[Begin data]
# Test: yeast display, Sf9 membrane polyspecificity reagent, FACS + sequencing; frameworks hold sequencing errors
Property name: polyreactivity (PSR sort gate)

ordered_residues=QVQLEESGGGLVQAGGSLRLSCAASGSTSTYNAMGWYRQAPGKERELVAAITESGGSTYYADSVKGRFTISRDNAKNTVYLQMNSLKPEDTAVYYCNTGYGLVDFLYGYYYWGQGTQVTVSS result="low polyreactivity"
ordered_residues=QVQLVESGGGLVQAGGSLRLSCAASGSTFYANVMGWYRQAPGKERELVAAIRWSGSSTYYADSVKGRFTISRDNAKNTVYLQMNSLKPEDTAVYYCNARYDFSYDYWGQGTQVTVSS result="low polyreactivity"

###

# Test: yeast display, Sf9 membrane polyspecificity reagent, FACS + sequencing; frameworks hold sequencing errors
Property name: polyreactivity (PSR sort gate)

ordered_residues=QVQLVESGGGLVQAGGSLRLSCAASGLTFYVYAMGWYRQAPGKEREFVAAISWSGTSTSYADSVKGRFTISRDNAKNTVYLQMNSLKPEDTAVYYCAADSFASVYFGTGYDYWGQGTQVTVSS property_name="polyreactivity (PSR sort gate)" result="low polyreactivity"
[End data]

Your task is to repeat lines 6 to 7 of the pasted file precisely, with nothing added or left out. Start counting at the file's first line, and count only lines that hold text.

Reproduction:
# Test: yeast display, Sf9 membrane polyspecificity reagent, FACS + sequencing; frameworks hold sequencing errors
Property name: polyreactivity (PSR sort gate)